Best Coloring: Dave Stewart, Batwoman (DC); Fatale (Image); BPRD, Conan the Barbarian, Hellboy in Hell, Lobster Johnson, The Massive (Dark Horse)

Best Lettering: Chris Ware, Building Stories (Pantheon)

Best Comics-Related Periodical/Journalism: The Comics Reporter, edited by Tom Spurgeon, www.comicsreporter.com

Best Comics-Related Book: Marvel Comics: The Untold Story, by Sean Howe (HarperCollins)

Best Educational/Academic Work: Lynda Barry: Girlhood Through the Looking Glass, by Susan E. Kirtley (University Press of Mississippi)

Best Publication Design: Building Stories, designed by Chris Ware (Pantheon)

Hall of Fame: Lee Falk, Al Jaffee, Mort Meskin, Trina Robbins, Spain Rodriguez, Joe Sinnott

Russ Manning Promising Newcomer Award: Russel Roehling

Bob Clampett Humanitarian Award: Chris Sparks and Team Cul deSac

Bill Finger Excellence in Comic Book Writing Award: Steve Gerber, Don Rosa

Will Eisner Spirit of Comics Retailer Award: Challengers Comics + Conversation, Chicago, IL

See more at http://www.comic-con.org/awards/eisners-current-info#sthash.7hRCavEx.dpuf

FIRST LOOK: CONAN THE BARBARIAN #12

Dark Horse Comics has offered a first look at Conan The Barbarian #12, available in comic shops on January 16th.

Conan The Barbarian #12
Written by: Brian Wood.
Art by: Declan Shalvey.
Cover by: Massimo Carnevale.

Unable to obtain a cure for the deadly illness afflicting Belit and the crew of the Tigress, Conan feels the fear of loss for the first time. With no hope and a broken heart, the Cimmerian is horrified at how appealing he finds Belit’s order to abandon the ship and his queen! The haunting conclusion of “The Death”!
Conan The Barbarian #12 is 32 pages for $3.50.

Click on images for a larger view.

GEEK’S GUIDE TO THE GALAXY ON ADAPTING ROBERT E. HOWARD

Geek’s Guide to the Galaxy, the Science Fiction Podcast from Wired, has released episode 77 featuring a discussion on the movie adaptations of the works of Robert E. Howard, creator of Conan the Barbarian, and interview Brandon Sanderson about finishing Robert Jordan’s epic fantasy series The Wheel of Time.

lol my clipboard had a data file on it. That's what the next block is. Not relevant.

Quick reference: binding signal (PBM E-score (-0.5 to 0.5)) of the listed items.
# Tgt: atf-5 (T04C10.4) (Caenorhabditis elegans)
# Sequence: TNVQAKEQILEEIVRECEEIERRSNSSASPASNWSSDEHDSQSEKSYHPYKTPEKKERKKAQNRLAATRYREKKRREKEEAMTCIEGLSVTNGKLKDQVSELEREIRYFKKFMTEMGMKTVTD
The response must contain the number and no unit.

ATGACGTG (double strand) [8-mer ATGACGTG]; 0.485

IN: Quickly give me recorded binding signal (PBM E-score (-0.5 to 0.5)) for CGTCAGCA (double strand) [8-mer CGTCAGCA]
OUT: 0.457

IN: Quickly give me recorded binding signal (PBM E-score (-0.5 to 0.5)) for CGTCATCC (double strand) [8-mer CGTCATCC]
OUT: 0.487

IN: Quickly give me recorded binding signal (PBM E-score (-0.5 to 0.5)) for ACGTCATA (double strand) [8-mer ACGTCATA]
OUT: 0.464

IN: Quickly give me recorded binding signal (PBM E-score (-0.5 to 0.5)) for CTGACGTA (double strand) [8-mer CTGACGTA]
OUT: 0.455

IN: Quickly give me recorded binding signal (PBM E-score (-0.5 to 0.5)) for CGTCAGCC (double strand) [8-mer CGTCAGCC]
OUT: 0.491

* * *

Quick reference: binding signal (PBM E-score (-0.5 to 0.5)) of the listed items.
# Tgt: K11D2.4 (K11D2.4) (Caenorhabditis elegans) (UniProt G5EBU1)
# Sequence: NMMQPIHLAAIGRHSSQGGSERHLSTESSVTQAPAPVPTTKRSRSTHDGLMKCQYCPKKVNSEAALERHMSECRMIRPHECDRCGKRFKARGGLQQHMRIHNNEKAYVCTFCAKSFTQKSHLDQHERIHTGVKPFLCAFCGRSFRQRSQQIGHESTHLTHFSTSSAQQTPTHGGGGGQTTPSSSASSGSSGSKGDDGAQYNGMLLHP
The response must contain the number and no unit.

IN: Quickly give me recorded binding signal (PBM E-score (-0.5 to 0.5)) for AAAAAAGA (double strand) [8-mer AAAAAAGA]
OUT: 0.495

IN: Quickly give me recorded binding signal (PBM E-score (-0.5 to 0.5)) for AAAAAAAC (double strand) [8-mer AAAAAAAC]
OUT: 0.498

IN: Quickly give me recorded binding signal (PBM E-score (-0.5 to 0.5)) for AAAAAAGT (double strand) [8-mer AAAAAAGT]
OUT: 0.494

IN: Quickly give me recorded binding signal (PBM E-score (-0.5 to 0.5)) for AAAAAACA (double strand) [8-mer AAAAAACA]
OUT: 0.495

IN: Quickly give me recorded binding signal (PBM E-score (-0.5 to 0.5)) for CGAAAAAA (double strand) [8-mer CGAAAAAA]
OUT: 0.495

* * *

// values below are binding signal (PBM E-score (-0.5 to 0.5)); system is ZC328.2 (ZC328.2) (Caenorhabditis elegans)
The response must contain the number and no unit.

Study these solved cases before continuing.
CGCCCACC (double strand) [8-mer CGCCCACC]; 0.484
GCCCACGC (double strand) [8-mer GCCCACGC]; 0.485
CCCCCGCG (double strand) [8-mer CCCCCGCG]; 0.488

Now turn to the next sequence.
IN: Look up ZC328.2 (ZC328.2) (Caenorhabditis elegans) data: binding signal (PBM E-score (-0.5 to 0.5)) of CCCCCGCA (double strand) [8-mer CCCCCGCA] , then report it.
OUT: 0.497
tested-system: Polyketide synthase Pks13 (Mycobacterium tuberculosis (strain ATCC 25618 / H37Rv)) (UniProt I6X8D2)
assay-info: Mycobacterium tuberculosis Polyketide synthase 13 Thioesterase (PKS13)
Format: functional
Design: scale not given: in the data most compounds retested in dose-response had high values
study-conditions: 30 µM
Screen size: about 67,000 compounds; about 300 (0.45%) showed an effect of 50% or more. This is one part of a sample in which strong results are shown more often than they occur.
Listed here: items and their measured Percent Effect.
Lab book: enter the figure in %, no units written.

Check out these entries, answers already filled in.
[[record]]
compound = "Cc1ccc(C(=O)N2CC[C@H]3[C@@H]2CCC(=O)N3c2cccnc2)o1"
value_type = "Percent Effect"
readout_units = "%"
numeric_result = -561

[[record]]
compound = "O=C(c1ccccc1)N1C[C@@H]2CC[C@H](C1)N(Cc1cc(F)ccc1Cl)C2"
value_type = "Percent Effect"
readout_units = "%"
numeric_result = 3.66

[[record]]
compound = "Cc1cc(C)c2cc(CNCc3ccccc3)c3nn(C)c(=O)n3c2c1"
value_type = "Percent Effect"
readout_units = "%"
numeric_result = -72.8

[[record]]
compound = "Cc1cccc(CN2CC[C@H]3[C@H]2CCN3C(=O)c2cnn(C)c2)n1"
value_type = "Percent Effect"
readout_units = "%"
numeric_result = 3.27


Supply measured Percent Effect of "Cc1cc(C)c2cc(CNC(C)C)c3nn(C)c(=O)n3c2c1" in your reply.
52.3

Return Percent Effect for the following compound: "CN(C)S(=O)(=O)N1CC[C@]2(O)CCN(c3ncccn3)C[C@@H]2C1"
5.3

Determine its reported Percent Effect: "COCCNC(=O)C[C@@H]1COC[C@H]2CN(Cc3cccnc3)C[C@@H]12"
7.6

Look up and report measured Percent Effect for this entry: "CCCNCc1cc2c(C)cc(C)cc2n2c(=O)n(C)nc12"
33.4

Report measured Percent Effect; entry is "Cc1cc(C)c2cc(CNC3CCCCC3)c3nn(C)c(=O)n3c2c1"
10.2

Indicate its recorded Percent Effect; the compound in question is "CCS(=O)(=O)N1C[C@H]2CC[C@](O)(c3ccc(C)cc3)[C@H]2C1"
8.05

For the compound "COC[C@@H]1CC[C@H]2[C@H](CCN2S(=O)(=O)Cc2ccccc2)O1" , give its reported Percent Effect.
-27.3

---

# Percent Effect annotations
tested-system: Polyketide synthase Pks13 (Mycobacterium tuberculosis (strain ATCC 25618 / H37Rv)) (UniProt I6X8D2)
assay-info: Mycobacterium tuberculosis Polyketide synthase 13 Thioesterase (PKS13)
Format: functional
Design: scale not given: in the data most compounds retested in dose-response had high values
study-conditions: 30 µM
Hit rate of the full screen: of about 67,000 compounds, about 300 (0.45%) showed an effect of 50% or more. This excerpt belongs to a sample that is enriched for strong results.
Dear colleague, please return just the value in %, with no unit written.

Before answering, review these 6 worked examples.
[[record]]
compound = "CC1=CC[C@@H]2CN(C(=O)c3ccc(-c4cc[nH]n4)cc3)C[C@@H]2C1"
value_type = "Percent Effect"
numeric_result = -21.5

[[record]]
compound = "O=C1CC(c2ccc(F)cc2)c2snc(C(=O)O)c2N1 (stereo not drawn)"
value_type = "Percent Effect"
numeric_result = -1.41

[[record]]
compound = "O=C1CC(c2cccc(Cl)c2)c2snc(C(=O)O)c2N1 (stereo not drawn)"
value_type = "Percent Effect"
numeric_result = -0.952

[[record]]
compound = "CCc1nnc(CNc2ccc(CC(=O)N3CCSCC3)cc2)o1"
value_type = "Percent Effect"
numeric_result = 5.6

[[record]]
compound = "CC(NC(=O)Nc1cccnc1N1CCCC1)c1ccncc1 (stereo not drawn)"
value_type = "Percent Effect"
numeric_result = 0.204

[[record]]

You can listen to Geek’s Guide to the Galaxy Episode 77 here or on itunes.
Follow Geek’s Guide To The Galaxy on Facebook.

DARK HORSE COMICS FOR JANUARY

Dark Horse Comics has released their pulpy offerings coming in January 2013. Comic book shops and bookstores are pre-ordering these titles now to be in store in January. If you want your local shop to carry these titles, please let them know now.

THE UNAUTHORIZED TARZAN HC & LTD. ED. HC
Joe Gill (W), Sam J. Glanzman (P/I), Bill Montes (P), and Ernie Bache (I)

A classic run of Tarzan comics, reprinted for the first time! In the 1960s, believing Tarzan to have fallen into the public domain, Charlton Comics enlisted Joe Gill (Flash Gordon, House of Mystery) and Sam Glanzman (Hercules, Our Army at War) to create a new comics version of the Lord of the Jungle. Only four issues were produced before Charlton was forced to end the series, and much of the original print runs were destroyed. Collects Chalton’s Jungle Tales of Tarzan #1–#4. Includes never-before-seen Tarzan comic strips by Glanzman and historical essays by Roger Broughton!